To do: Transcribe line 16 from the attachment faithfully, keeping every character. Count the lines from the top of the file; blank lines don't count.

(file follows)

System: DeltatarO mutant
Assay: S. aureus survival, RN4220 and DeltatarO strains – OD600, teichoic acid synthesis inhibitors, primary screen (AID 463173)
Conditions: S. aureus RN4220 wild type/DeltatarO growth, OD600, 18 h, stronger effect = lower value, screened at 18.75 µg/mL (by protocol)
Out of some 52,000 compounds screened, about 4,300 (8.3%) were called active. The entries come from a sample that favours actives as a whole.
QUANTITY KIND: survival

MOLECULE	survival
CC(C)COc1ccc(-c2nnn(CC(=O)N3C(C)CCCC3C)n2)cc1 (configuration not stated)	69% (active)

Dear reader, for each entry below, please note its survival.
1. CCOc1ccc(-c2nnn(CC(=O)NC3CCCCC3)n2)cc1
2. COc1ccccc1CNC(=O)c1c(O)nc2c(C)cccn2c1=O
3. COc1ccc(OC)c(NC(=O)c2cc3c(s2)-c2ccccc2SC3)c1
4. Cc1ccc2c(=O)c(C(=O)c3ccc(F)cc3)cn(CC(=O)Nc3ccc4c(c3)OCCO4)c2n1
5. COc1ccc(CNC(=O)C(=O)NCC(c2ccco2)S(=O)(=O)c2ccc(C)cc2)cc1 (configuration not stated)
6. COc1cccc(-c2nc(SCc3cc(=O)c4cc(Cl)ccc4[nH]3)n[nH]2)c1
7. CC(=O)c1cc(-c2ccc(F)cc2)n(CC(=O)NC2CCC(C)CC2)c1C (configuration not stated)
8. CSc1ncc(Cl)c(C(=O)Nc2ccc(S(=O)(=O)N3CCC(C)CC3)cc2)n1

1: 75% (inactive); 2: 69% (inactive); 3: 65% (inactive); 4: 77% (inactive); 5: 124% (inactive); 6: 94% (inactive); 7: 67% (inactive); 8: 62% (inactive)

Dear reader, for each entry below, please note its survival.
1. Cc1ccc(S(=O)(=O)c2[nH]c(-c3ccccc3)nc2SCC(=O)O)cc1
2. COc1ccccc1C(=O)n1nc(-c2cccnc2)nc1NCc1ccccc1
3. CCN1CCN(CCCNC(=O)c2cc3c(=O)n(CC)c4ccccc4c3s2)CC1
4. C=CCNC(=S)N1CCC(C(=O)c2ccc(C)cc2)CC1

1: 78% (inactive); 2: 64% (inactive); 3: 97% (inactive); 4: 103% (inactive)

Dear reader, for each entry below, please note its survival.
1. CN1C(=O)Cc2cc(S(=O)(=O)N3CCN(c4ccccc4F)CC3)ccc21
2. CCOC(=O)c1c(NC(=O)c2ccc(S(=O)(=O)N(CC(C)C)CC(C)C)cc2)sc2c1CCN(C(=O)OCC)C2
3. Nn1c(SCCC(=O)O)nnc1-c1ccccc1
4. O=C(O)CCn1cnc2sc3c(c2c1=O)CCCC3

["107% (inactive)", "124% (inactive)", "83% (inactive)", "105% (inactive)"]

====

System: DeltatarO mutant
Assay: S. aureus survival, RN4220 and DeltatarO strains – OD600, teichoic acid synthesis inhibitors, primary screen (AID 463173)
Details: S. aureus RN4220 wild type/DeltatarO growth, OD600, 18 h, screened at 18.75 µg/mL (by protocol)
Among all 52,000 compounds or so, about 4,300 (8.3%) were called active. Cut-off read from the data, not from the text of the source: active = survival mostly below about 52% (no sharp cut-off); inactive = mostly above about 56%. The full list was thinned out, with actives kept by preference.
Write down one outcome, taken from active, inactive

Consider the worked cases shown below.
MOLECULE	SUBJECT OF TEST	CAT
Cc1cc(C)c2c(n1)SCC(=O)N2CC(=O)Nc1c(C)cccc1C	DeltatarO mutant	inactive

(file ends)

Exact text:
8. CSc1ncc(Cl)c(C(=O)Nc2ccc(S(=O)(=O)N3CCC(C)CC3)cc2)n1